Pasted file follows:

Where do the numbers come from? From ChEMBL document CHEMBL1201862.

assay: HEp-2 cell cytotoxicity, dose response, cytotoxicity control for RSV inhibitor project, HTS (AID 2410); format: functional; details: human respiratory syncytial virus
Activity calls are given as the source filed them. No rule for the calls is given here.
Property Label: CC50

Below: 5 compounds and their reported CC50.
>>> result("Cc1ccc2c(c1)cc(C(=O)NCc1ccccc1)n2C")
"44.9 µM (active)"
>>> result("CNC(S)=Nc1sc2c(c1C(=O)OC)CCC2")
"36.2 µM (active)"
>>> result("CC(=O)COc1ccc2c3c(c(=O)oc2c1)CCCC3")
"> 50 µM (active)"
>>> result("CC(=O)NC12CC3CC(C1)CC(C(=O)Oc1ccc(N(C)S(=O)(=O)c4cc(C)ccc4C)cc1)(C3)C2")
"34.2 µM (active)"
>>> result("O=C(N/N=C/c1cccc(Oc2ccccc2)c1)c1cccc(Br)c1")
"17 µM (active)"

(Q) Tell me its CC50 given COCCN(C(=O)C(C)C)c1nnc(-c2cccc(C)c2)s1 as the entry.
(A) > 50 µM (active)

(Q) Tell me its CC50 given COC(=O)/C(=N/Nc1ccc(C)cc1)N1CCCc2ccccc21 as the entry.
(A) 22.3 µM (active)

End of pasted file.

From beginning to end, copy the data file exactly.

Where do the numbers come from? From ChEMBL document CHEMBL1201862.

assay: HEp-2 cell cytotoxicity, dose response, cytotoxicity control for RSV inhibitor project, HTS (AID 2410); format: functional; details: human respiratory syncytial virus
Activity calls are given as the source filed them. No rule for the calls is given here.
Property Label: CC50

Below: 5 compounds and their reported CC50.
>>> result("Cc1ccc2c(c1)cc(C(=O)NCc1ccccc1)n2C")
"44.9 µM (active)"
>>> result("CNC(S)=Nc1sc2c(c1C(=O)OC)CCC2")
"36.2 µM (active)"
>>> result("CC(=O)COc1ccc2c3c(c(=O)oc2c1)CCCC3")
"> 50 µM (active)"
>>> result("CC(=O)NC12CC3CC(C1)CC(C(=O)Oc1ccc(N(C)S(=O)(=O)c4cc(C)ccc4C)cc1)(C3)C2")
"34.2 µM (active)"
>>> result("O=C(N/N=C/c1cccc(Oc2ccccc2)c1)c1cccc(Br)c1")
"17 µM (active)"

(Q) Tell me its CC50 given COCCN(C(=O)C(C)C)c1nnc(-c2cccc(C)c2)s1 as the entry.
(A) > 50 µM (active)

(Q) Tell me its CC50 given COC(=O)/C(=N/Nc1ccc(C)cc1)N1CCCc2ccccc21 as the entry.
(A) 22.3 µM (active)